Schools in England will be able to appeal against A-level and GCSE grades free of charge, the Government has confirmed.
State-funded schools and colleges will also be able to claim back the cost of unsuccessful appeals as well as fees for autumn exams, said the Department for Education (DfE).
It comes amid widespread criticism of the Government’s handling of the exams system, after thousands of pupils in England had their results downgraded by a statistical model.
Education Secretary Gavin Williamson said “alongside the success of so many young people, there have been some difficult cases”.
He said: “I have said repeatedly that my absolute priority is fairness for students, and I do not want anything holding them back from achieving the grades they deserve.
“So all result appeals for state-funded schools and colleges will be free, helping to make sure every single student has the best possible chance of securing the grades they need in order to take their next step.”
Appeals against grades vary between exam boards, with charges of up to £150 for an independent review, and costs are refunded if the appeal is upheld.
There were 3,205 appeals against grades granted for GCSEs, AS and A-levels for exams sat in summer 2019, equivalent to 0.05% of all entries, and 16% – of 516 grades – were changed, according to figures from exam regulator Ofqual.
Protesters gathered outside Downing Street on Friday chanting for Mr Williamson to be sacked, a call echoed by some opposition MPs.
But Prime Minister Boris Johnson insisted he has confidence in Mr Williamson and described the system as “robust”.
One A-level student who missed out on a top veterinary school after being handed three D grades attacked schools minister Nick Gibb for “ruining my life”.
Nina Bunting Mitcham, from Peterborough, said she was predicted to achieve ABB and scored As and Bs in her mock exams, but her DDD results meant she failed to meet her offer from the Royal Veterinary College.
Mr Gibb promised a “robust” and “swift” appeal system which should see challenged grades addressed by September 7 at the latest, telling her: “It won’t ruin your life, it will be sorted I can assure you.”
Mr Gibb added pupils can also sit exams in the autumn and “many universities are holding places open to start in January”.
The DfE said it has introduced a “triple lock system” meaning those pupils “unhappy with their calculated grades can appeal on the basis of a valid mock result” or sit an exam in the autumn.
It added: “Schools and colleges will also be able to appeal if they believe their historic data does not reflect the ability of their current students – that may be because they have experienced a recent change in leadership or because they have one or a number of exceptional students.”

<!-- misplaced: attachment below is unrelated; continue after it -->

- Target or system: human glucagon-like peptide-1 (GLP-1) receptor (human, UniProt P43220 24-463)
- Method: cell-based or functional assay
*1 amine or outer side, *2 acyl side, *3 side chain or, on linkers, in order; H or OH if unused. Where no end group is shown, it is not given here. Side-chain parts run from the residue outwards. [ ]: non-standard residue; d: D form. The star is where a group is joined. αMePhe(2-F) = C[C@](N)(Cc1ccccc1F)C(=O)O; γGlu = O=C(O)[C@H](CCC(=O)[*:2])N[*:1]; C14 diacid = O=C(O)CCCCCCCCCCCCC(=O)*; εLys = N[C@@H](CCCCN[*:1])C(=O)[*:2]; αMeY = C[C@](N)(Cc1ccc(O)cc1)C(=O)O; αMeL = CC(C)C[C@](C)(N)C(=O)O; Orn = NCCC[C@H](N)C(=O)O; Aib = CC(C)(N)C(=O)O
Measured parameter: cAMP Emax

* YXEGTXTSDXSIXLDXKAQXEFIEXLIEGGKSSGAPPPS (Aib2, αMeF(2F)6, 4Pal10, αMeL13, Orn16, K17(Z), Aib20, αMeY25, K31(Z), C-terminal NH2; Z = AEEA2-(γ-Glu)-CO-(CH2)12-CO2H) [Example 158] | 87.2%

Meanwhile, the Royal Statistical Society has written to the Office of Statistics Regulation to ask for a review into whether “the models and processes adopted by the qualification regulators did in fact achieve quality and trustworthiness”.
It comes after Conservative MPs voiced concerns about the process used by Ofqual to moderate A-level results, with Sir Robert Syms suggesting the Westminster Government may have to follow Scotland’s lead if the appeals procedure failed to deal with the issues.
The SNP-led administration at Holyrood opted to allow results estimated by teachers to be accepted.
Greater Manchester mayor Andy Burnham also said he is considering a legal challenge against Ofqual over the “unfair” A-level results process, given the impact on pupils in his region.
But Mr Williamson has said there would be “no U-turn” on the grading system, claiming this would “severely erode” the value of qualifications and lead to grade inflation.
We have seen concerns that appeals to A level results could lead to grades going down.
We can reassure students that, as there is grade protection this year, no grades will go down as a result of an appeal.
— Ofqual (@ofqual) August 13, 2020
Robert Halfon, the Conservative chairman of the Commons Education Committee, has also expressed concern that Ofqual’s model penalised disadvantaged students.
He called on the regulator to publish details of the algorithm it used to make its calculations.
“I am worried about it because some figures suggest that disadvantaged students have been penalised again,” he told BBC Radio 4’s The World At One.
He added: “If the model has penalised disadvantaged groups, this is very serious, and if it has disadvantaged colleges, that has to be looked at. Ofqual will have to adjust the grades.”
Ofqual has said that a “rare few centres” put in “implausibly high judgments”, and said that an appeals process is in place to correct any mistakes.
The Dfe added a taskforce chaired by Mr Gibb and including Ofqual and exam boards will meet daily to ensure the swift processing of appeals.